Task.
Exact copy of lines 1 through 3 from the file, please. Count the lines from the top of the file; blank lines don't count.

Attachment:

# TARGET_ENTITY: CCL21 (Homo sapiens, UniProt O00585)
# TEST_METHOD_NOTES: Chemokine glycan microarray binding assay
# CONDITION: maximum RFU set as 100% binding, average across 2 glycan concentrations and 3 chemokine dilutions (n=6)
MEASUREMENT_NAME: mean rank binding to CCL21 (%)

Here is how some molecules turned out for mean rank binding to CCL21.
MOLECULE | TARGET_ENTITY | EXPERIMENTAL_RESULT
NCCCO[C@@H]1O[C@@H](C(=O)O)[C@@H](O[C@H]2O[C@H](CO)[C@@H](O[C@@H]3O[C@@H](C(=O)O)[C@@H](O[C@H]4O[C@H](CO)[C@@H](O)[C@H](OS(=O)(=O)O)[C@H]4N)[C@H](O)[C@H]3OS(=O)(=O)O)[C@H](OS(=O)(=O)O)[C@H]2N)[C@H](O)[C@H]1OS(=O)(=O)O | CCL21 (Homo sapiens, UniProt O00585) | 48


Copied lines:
# TARGET_ENTITY: CCL21 (Homo sapiens, UniProt O00585)
# TEST_METHOD_NOTES: Chemokine glycan microarray binding assay
# CONDITION: maximum RFU set as 100% binding, average across 2 glycan concentrations and 3 chemokine dilutions (n=6)